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Math Help - Uniqueness / Lipschitz condition

  1. #1
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    Uniqueness / Lipschitz condition

    Hi,

    I'm have some trouble understanding what my lecturer did.

    The question is:

    For the IVP, y' = \frac{x+y}{2y}, 0 \le x \le 1, y(0)=1,

    find an appropriate Lipschitz constant L in the domain \{(x,y) : 0\le x \le 1, y \ge 1\}. Hence determine whether or not the soln y(x) is unique.

    We've found L = 1/2 (by finding f_y and maximizing in our domain, but doesn't this function have a singularity at y=0? Which means the uniqueness thm doesn't apply?

    Can someone explain?

    EDIT: Also, he did things like:

    y(0)=1 => (x+y)/2y > 0 => y' > 0
    => y increases
    => y >= 1

    Which I don't understand.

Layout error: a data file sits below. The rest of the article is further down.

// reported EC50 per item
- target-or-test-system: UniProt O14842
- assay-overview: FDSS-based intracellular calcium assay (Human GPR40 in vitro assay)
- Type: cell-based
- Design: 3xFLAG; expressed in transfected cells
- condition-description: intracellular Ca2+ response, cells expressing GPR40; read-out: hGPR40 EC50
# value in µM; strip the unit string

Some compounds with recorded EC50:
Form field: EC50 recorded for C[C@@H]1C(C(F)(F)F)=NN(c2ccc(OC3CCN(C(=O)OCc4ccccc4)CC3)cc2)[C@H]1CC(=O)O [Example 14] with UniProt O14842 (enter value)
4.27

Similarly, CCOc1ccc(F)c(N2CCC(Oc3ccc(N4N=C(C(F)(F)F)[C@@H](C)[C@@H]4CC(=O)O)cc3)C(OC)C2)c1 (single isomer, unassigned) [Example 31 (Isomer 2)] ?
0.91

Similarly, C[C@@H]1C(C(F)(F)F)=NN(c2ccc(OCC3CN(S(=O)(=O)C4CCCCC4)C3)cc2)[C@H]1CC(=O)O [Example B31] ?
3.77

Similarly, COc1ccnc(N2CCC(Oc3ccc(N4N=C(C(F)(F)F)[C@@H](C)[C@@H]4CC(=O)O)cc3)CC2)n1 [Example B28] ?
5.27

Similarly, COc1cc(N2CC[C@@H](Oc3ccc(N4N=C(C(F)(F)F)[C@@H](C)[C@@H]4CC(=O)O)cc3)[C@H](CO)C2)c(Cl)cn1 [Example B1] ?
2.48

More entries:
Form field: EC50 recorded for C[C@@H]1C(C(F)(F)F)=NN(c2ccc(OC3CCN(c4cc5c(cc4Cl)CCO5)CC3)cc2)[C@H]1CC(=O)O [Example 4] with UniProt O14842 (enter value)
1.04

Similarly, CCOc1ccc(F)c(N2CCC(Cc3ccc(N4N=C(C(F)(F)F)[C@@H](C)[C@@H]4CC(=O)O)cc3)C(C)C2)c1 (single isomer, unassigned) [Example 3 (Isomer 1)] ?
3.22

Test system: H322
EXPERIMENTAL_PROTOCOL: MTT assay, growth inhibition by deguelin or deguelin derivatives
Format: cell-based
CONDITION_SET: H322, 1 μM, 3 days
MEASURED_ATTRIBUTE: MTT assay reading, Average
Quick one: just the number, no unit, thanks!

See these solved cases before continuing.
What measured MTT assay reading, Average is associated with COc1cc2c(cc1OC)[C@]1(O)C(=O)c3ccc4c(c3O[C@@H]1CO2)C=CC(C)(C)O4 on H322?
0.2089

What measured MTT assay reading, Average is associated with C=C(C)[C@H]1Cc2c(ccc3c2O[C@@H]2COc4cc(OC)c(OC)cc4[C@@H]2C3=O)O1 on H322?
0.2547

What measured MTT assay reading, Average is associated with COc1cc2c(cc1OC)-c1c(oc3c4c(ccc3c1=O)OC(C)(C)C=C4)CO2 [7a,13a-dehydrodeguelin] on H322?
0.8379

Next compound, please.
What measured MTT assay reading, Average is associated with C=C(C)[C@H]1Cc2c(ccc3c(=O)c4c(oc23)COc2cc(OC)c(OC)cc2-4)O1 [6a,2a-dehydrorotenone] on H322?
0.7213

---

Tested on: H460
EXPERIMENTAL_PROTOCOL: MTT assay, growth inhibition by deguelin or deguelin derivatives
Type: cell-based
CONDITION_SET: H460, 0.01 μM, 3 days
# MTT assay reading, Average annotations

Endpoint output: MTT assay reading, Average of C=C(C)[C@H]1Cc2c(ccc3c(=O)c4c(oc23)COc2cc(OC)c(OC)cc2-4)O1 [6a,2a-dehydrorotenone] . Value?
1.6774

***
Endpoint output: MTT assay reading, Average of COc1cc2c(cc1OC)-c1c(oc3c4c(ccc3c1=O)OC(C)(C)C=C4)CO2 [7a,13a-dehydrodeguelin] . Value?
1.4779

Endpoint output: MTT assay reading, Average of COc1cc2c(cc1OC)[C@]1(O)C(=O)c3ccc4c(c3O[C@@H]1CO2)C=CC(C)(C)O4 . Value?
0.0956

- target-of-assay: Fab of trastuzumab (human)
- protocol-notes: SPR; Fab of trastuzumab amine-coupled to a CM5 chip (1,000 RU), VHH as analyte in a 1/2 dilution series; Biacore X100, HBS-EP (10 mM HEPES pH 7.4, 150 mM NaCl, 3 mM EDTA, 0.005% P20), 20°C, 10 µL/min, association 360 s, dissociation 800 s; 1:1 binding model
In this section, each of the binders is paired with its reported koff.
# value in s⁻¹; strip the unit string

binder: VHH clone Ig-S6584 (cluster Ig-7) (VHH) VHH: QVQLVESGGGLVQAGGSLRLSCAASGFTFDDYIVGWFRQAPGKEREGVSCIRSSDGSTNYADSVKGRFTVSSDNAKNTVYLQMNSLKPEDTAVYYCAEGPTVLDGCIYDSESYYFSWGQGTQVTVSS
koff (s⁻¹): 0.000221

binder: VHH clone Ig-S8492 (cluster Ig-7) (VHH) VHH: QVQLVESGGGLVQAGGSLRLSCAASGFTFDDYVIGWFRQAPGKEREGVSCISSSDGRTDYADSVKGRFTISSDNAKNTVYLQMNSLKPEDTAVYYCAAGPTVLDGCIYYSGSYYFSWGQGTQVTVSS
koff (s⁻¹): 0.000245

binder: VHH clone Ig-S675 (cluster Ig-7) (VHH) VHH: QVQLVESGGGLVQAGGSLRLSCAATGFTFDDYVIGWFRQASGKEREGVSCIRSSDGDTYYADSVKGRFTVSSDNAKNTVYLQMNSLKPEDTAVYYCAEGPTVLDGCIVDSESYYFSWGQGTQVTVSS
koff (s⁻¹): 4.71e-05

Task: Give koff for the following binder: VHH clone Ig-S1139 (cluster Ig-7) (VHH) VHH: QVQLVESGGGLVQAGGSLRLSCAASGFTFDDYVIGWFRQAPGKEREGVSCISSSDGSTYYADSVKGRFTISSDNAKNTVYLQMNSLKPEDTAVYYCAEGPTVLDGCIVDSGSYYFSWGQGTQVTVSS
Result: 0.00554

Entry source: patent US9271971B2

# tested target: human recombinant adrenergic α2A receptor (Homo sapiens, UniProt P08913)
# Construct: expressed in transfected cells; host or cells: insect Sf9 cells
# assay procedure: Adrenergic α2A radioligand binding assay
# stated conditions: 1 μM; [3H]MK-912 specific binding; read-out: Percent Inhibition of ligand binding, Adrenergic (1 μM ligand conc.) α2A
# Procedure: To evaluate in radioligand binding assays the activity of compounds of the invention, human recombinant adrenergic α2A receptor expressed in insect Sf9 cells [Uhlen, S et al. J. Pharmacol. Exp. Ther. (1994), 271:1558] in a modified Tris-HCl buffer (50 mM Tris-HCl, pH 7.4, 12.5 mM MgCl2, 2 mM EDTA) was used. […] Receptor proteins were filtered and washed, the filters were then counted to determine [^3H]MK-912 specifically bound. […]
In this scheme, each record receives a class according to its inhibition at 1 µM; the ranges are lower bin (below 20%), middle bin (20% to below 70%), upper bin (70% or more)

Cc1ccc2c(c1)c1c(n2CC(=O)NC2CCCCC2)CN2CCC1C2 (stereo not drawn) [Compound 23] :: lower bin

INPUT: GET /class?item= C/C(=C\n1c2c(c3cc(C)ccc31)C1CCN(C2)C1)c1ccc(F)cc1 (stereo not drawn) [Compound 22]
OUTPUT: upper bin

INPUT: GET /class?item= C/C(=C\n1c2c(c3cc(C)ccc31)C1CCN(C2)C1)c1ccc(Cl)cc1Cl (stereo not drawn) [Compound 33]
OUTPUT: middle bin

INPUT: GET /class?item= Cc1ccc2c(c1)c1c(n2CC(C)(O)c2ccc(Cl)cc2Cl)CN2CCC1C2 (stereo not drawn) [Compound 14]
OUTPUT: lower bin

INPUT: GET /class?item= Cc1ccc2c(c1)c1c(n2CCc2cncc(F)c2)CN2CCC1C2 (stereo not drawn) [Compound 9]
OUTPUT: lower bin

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  2. #2
    MHF Contributor chisigma's Avatar
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    near Piacenza (Italy)
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    The DE can be written as...

    y^{'} = \frac{1}{2} + \frac{x}{2y}, x \in [0,1], y(0)=1 (1)

    This type of equation has been solved in eighteenth century by the Italian mathematician Gabriele Manfredi with the substitution...

    \frac{y}{x} = t \rightarrow dy= t\cdot dx + x\cdot dt (2)

    Applying (2) the (1) becomes...

    x\cdot \frac{dt}{dx} = \frac {1+t-2t^{2}}{2t} \rightarrow \frac{t\cdot dt}{(t-1)\cdot (t+\frac{1}{2})} = - \frac{dx}{x} (3)

    In (3) ther variables are separated, so that we can integrate both terms and obtain the general solution of (1)...

    \{(y-x)^{2}\cdot (y+\frac{x}{2}\}^{\frac{1}{3}} = c (4)

    Imposing the condition  y(0)=1 we obtain finally the solution in implicit form...

    (y-x)^{2} \cdot (y + \frac{x}{2}) -1 =0 (5)

    ... that is represented here...



    The Cauchy-Lipschitz condition in [0,1] are satisfied and the (1) has only one solution for y(0)=1. However in the case y(0)=0 that isn't and [easy to verify...] we have two different solution of (1)...

    y=x

    y=-\frac{x}{2} (6)

    Kind regards

    \chi \sigma
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